An Honest Song


Editor’s note from American Songwriter’s November/December 2017 issue

The music world was still reeling from the events in Las Vegas when news came across the transom that Tom Petty had died.

It seemed like the universe’s idea of sick joke.

Petty’s death sent shock waves across the music world and his legions of fans. And it came when we were still trying to process news of the worst mass shooting in modern American history, a mind-numbing act that left 59 dead and nearly 550 wounded. The shooting occurred at a country music festival, so, naturally, for the people of Nashville, it hit close to home. There was something so chilling about the affair that no one mentioned the news in our office the day it happened. Such are the times we live in.

And then later that afternoon, I heard an intern say, “Oh man, we lost Tom Petty.” Reports of his death were initially erroneous, as Petty did not actually die until later that night, after suffering cardiac arrest earlier that morning. But we knew the score when the news broke.

What made Petty’s death so shocking was the fact that he’d just completed a mega-successful tour, a 53-show run that celebrated the 40th anniversary of the Heartbreakers’ debut album. We had caught the show in Nashville at Bridgestone Arena, back in April, and Petty and his band were very much in fine form. The energy level was high and he delivered a set that was heavy on the hits, with the audience seemingly singing along to every word. In the frenzy of that moment, it was hard to fathom a world without Petty’s songs in it.

This issue closes with a remembrance of Petty by Paul Zollo, who collaborated with the late songwriter on a book called Conversations With Tom Petty, originally published in 2005. Petty was always suspicious of journalists and kept his cards close to his chest, but with Zollo he was, quite literally, an open book. The Gainesville, Florida native knew he had a gift, but he was also a consummate craftsman, as he revealed to Zollo, working and reworking songs until they were just right. For Petty, songwriting was a calling. Like so many of our great artists, he had no choice but to follow the muse.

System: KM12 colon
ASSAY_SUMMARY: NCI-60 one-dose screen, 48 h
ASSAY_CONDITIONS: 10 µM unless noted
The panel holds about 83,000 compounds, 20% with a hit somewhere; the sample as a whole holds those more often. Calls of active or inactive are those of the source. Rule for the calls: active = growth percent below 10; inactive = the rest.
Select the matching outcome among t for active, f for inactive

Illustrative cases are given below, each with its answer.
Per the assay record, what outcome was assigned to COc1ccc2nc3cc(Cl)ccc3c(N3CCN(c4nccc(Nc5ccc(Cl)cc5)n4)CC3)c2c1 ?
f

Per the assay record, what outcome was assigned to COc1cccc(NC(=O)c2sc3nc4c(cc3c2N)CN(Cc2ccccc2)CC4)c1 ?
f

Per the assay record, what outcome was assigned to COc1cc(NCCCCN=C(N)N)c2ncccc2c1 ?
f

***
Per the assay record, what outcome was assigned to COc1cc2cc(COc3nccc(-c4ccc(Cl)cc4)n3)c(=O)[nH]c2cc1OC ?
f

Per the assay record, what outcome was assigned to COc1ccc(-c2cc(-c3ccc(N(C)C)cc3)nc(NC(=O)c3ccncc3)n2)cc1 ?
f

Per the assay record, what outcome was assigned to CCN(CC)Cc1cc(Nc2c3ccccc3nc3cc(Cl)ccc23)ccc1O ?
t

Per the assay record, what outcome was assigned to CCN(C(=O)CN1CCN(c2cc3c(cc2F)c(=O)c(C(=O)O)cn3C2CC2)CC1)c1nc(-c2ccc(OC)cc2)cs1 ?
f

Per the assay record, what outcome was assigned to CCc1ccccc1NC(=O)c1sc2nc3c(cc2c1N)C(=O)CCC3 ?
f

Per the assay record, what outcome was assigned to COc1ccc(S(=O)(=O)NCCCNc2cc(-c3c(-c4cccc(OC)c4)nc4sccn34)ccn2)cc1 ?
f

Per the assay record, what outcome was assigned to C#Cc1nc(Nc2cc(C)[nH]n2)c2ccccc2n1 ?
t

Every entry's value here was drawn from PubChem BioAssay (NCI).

And he never lost sight of what makes people fall in love with rock and roll in the first place.

“The secret, really,” he said, “the most important thing, is: Have a good time. Don’t take it too seriously. You’ve got to take it seriously enough that it happens. But don’t let anything throw you … and if you keep it on that level, and be sure you’re enjoying it, then that will carry and they’ll enjoy it … So I always try to enjoy it. And the audience sustains me. That is the truth.”

His appreciation of the audience was not lost on those who loved his music. They always knew they were part of the equation. His shows were a party, and everyone was welcome at the table.

Petty hated the idea of trying to appeal to a core “demographic,” a notion he felt was anathema to the spirit of rock and roll. “I get a lot of letters from little children, and I really like that, because little kids don’t lie,” he said.

P.T. Barnum’s proclamation that “there’s a sucker born every minute” may be a golden rule of show business, but Petty stood in steadfast opposition to that idea. His songs were uncommonly honest. And that, I think, is what makes them so great. The notion of authenticity in music and art is a ridiculous one, yet it’s the subject of endless debate in Nashville, especially where country and roots music is concerned. But the point is always moot. Everyone knows an honest song when they hear one.

Margo Price, our cover subject, is no bullshit artist, either. Her debut solo record, 2016’s Midwest Farmer’s Daughter, established her as one of Nashville’s young songwriting luminaries. That record was passed up by every Nashville label she sent it to before finding a home at Jack White’s Third Man Records, who embraced it with open arms. It seems plausible to assume the other labels deferred for demographic reasons, because “Hands Of Time,” the album’s centerpiece, is undeniable. An epic cry of the heart, the song chronicles Price’s rough and tumble childhood, the death of her baby years ago, and the slings and arrows that attended the early days of her career. Her new record, All American Made, comes just one year after her debut, and it is even better than its predecessor, which is no small feat.

Finally, we drop in on Bruce Springsteen at one of his residency shows on Broadway. The performance was everything we hoped for, and more, and a reminder of just how nourishing rock and roll can be in the darker hours.

– Caine O’Rear, Editor-in-chief.

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